Ratings rise over time because they feel easier to make

March 12, 2018, Association for Psychological Science
Ratings rise over time because they feel easier to make
Credit: Association for Psychological Science

Tasks often feel easier to perform as we gain experience with them, which can have unintended consequences when the task involves rating a series of items, according to findings published in Psychological Science, a journal of the Association for Psychological Science. The findings show that people tend to attribute the increasing ease of making ratings to the items themselves rather than to the ratings process, resulting in rating inflation over time.

"We find that increased experience makes the evaluation process easier which, in many instances, leads to an upward trend in judges' evaluations," says study author Kieran O'Connor of the McIntire School of Commerce at the University of Virginia. "This effect emerged with judges on a dance show, with teachers who give higher grades the longer they teach a course, and in the lab where we have people evaluate photos or short stories over successive days."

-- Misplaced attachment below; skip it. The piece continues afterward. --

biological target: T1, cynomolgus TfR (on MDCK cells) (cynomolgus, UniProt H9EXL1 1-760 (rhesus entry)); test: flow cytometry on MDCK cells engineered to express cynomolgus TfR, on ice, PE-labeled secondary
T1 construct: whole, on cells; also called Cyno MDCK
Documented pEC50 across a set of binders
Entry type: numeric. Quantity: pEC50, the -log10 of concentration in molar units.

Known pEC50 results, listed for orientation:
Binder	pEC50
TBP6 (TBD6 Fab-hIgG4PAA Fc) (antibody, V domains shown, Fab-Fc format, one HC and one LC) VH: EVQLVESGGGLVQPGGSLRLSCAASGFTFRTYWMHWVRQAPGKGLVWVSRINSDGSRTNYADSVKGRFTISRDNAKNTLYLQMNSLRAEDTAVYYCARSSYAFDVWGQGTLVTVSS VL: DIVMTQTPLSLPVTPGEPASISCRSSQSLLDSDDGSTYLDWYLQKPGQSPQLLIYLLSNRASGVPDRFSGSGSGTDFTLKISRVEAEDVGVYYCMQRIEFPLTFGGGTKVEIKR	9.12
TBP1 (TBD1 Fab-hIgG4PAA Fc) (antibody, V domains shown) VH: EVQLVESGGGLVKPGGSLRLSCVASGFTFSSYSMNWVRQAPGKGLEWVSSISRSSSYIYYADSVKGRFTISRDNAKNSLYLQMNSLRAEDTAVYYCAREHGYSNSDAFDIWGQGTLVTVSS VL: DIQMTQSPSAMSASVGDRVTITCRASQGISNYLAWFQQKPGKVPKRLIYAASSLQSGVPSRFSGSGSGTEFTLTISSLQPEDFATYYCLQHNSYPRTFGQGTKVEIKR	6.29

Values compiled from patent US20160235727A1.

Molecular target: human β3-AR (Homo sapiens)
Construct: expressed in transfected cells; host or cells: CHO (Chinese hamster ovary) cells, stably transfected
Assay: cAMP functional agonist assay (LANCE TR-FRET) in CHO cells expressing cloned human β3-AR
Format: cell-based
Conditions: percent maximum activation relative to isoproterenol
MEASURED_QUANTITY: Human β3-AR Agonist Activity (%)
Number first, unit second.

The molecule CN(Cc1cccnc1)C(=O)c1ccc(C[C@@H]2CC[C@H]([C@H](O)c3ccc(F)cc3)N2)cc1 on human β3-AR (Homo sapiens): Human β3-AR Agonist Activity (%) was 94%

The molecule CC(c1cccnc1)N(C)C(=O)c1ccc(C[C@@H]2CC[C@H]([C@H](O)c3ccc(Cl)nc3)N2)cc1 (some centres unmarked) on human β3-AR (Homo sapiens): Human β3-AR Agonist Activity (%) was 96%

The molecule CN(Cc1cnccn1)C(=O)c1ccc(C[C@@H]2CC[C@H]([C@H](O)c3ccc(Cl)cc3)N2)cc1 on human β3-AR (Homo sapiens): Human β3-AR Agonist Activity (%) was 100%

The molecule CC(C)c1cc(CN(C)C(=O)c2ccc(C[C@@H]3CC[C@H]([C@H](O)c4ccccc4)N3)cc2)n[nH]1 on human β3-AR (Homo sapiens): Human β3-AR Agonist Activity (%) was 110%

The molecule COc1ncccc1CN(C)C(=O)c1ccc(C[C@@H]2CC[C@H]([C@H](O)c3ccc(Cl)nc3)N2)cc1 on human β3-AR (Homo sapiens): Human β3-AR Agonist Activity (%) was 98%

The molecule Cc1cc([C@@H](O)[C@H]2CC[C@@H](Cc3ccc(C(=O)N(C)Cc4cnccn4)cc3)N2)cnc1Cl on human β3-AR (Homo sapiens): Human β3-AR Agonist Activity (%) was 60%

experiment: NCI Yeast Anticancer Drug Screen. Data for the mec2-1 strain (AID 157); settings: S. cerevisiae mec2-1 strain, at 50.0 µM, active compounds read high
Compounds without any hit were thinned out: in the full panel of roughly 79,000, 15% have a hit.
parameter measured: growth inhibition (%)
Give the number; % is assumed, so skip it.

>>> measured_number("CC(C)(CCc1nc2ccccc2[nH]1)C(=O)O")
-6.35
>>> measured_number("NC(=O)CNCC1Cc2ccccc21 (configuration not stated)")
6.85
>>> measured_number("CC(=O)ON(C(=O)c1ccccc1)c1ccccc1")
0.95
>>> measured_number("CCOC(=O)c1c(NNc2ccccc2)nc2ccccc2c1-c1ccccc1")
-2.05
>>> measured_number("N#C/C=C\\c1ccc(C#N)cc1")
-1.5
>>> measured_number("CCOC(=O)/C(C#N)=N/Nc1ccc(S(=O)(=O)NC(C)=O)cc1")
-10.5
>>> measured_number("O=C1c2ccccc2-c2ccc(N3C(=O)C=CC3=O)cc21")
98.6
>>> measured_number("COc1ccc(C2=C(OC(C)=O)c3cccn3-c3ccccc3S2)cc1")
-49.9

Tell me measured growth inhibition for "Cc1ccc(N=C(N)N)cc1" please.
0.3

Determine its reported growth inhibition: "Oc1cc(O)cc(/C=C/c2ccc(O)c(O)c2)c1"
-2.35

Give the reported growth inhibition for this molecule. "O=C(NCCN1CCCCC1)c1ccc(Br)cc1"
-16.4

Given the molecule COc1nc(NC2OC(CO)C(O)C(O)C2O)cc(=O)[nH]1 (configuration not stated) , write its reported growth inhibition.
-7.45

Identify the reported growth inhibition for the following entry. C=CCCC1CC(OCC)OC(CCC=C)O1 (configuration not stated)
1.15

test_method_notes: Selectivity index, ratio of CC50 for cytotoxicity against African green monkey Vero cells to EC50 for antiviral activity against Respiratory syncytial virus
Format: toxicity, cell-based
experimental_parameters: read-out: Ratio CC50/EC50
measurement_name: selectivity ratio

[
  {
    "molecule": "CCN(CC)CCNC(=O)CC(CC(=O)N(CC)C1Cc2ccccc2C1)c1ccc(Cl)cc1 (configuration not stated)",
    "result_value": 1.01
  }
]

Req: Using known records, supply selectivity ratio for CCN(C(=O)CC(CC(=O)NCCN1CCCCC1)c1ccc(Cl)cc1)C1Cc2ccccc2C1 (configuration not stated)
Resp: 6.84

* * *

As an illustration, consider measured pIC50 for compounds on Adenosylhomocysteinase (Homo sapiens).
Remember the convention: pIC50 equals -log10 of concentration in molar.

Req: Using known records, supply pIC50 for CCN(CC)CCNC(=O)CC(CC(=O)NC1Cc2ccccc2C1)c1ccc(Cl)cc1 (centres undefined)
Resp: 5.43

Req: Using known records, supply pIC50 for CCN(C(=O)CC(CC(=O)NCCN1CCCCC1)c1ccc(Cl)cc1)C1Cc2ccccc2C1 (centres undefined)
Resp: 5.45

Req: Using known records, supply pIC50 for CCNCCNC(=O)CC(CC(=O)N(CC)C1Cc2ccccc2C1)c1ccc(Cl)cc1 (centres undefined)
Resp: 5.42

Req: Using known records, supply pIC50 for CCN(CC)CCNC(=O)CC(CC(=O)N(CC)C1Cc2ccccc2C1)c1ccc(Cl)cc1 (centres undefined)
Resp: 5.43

Given that sequential ratings are a part of many everyday activities, this research has potentially wide-reaching implications.

"These findings suggest that people new to an evaluation task may be more critical than those who have been doing the evaluation task for longer," O'Connor notes. "This can bias decisions about hiring, employee evaluations, grading, and scoring - simply based on the experience of the evaluator."

In one study, O'Connor and coauthor Amar Cheema examined judges' ratings from the TV show Dancing With the Stars. The researchers specifically looked at 5,511 scores made by the three core judges over 20 seasons of the show. They found that the judges' average scores increased season by season over the 20-season run. Additional analyses indicate that the rise in ratings was not due to professional dance partners' increasing experience with the show, or increased dance ability, over successive seasons.